Hawaii Volcano Observatory’s scientist in charge said Tuesday progress is being made toward its new facilities.
Ken Hon acknowledged it’s “a long process” designing and constructing facilities to replace the one formerly situated behind the former Thomas A. Jaggar Museum overlooking Kilauea volcano’s caldera. That facility had to be abandoned because of earthquake damage prior to and during 2018’s prolonged eruption.
The U.S. Geological Survey’s volcano observatory, for now, is headquartered in a rented, long-term transitional facility in the Hilo Iron Works building.
“We are in the process of working with architects to design two buildings,” Hon said. “One will be a field station in Hawaii Volcanoes National Park. The other one will be our main research center, which is most likely going to be located on the upper UH-Hilo campus. It looks like it would be a good cooperative agreement if it comes to pass, and it probably will. There’s a lot of synergy between us and the university.
“We’re a little further along in the design of the field station than we are with the Hilo building, but we’re working on that. We’ve been back and forth with the National Park Service about several different design elements and stuff, but we don’t have anything that is final yet. We’re still working on the parameters of what we need in there and how it’s to be arranged.”
A site for the field station hasn’t been selected, but HVNP spokeswoman Jessica Ferracane said “several sites in the Kilauea summit area inside Hawaii Volcanoes National Park were considered and shared with the public last summer.”
“Since then the park has been carefully evaluating the sites, and we hope to share the proposed site with the public later this fall or early winter as part of the public scoping for the environmental assessment,” she added.
The Tribune-Herald reported earlier this year Honolulu architecture firm AHL was selected by USGS to design both the 60,000-square-foot integrated research center and the 13,000-square-foot field station.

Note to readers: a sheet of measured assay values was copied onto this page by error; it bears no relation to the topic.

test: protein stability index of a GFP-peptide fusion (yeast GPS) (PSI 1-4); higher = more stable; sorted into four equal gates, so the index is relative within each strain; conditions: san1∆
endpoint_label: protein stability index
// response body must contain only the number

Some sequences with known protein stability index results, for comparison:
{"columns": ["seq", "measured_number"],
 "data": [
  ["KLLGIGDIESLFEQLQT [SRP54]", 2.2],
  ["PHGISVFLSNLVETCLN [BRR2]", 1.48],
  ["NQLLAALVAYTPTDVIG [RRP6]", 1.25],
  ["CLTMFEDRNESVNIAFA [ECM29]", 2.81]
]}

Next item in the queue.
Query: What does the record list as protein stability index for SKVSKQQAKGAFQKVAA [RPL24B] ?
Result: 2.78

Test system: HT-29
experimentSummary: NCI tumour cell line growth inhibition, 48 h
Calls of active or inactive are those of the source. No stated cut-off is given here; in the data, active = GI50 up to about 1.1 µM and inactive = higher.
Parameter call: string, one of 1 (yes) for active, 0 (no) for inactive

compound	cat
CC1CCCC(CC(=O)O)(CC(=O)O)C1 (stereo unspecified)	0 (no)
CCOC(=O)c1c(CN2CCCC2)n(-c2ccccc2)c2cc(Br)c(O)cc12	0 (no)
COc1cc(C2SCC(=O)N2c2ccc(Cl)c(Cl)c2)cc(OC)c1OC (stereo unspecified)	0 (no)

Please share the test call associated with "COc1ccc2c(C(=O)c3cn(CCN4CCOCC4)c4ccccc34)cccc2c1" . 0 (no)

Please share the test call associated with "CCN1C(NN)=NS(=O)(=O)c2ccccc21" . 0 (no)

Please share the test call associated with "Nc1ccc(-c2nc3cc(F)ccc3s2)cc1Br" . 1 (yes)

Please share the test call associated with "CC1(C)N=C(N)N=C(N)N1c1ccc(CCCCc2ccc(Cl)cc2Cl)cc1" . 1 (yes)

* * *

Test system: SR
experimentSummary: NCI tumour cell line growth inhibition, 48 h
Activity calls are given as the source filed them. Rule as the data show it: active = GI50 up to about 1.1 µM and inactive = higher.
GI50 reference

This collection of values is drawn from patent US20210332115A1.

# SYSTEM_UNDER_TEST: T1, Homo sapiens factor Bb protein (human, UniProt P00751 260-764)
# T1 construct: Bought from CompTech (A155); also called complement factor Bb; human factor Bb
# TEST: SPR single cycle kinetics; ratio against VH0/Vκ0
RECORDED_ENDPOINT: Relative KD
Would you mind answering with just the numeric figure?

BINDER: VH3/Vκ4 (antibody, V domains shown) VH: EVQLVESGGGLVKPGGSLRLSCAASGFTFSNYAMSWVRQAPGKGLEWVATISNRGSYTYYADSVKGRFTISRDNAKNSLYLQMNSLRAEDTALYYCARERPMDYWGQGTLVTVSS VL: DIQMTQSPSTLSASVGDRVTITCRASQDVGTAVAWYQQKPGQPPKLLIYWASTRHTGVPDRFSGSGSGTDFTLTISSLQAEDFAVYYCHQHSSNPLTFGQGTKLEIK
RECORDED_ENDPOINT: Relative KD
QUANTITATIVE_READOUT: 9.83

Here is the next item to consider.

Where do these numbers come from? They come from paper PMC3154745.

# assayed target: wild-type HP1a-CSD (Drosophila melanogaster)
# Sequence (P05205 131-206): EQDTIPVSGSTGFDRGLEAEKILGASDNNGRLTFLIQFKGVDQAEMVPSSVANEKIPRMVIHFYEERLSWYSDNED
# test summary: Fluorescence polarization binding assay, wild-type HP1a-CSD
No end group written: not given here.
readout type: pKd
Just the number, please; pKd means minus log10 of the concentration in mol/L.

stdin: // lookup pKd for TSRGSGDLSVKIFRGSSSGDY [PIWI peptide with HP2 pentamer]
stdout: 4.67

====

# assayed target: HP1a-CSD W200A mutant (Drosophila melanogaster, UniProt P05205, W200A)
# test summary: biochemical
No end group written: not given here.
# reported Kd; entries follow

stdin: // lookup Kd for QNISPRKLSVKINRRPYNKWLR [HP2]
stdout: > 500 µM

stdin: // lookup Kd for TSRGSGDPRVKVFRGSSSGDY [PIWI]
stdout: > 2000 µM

“In Hilo, we’re more in the beginning of the process,” Hon said. “We’ve outlined what our needs are, and there’s been some kind of preliminary designs. But the idea was to get the park facility going first, because it’s tied in to a lot of the renovations and rehabilitation that the park service is also doing, so we wanted to make sure we’re working within their time frame for that.”
A disaster supplemental relief bill signed into law by then-President Donald Trump in 2019 contained numerous appropriations for the Big Island, including $72.3 million for HVO’s new facilities in Hilo and to continue operations in the Hilo Iron Works. In addition, Hawaii U.S. Sen. Mazie Hirono announced that $21 million in funding was secured for HVO to rebuild its field station.
“We have a very supportive congressional delegation that has gotten us funds. So we’re funded to get buildings,” Hon said. “… I can tell you is that COVID has definitely driven up building costs because production has been limited on a lot of things, and the cost of building supplies has really skyrocketed in the last year.”
Although he didn’t have a concrete completion date for HVO’s new digs, Hon said, “I think a good guess is somewhere in the region of five years … to complete the construction and move in.”
Email John Burnett at email@example.com.